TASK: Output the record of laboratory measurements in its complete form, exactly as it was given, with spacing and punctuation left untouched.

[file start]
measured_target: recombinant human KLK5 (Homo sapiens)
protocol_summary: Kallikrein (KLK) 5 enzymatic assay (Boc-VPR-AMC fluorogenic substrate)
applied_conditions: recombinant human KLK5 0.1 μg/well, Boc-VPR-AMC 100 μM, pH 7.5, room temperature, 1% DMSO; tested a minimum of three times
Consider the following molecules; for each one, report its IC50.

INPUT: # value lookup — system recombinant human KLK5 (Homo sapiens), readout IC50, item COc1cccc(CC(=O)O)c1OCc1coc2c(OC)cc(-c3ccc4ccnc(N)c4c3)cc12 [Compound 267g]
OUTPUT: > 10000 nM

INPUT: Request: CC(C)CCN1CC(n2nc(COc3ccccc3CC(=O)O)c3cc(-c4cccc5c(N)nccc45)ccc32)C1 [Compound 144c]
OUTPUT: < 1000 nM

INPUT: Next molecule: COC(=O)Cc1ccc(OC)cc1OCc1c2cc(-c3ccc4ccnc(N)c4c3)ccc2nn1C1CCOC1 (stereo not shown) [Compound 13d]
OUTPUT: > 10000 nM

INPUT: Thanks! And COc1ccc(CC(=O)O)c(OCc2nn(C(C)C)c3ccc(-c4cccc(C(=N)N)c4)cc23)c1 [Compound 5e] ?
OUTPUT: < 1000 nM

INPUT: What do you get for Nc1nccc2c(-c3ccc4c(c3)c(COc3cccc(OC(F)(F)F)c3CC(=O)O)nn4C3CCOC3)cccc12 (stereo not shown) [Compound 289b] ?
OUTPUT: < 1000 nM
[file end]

measured_target: recombinant human KLK5 (Homo sapiens)
protocol_summary: Kallikrein (KLK) 5 enzymatic assay (Boc-VPR-AMC fluorogenic substrate)
applied_conditions: recombinant human KLK5 0.1 μg/well, Boc-VPR-AMC 100 μM, pH 7.5, room temperature, 1% DMSO; tested a minimum of three times
Consider the following molecules; for each one, report its IC50.

INPUT: # value lookup — system recombinant human KLK5 (Homo sapiens), readout IC50, item COc1cccc(CC(=O)O)c1OCc1coc2c(OC)cc(-c3ccc4ccnc(N)c4c3)cc12 [Compound 267g]
OUTPUT: > 10000 nM

INPUT: Request: CC(C)CCN1CC(n2nc(COc3ccccc3CC(=O)O)c3cc(-c4cccc5c(N)nccc45)ccc32)C1 [Compound 144c]
OUTPUT: < 1000 nM

INPUT: Next molecule: COC(=O)Cc1ccc(OC)cc1OCc1c2cc(-c3ccc4ccnc(N)c4c3)ccc2nn1C1CCOC1 (stereo not shown) [Compound 13d]
OUTPUT: > 10000 nM

INPUT: Thanks! And COc1ccc(CC(=O)O)c(OCc2nn(C(C)C)c3ccc(-c4cccc(C(=N)N)c4)cc23)c1 [Compound 5e] ?
OUTPUT: < 1000 nM

INPUT: What do you get for Nc1nccc2c(-c3ccc4c(c3)c(COc3cccc(OC(F)(F)F)c3CC(=O)O)nn4C3CCOC3)cccc12 (stereo not shown) [Compound 289b] ?
OUTPUT: < 1000 nM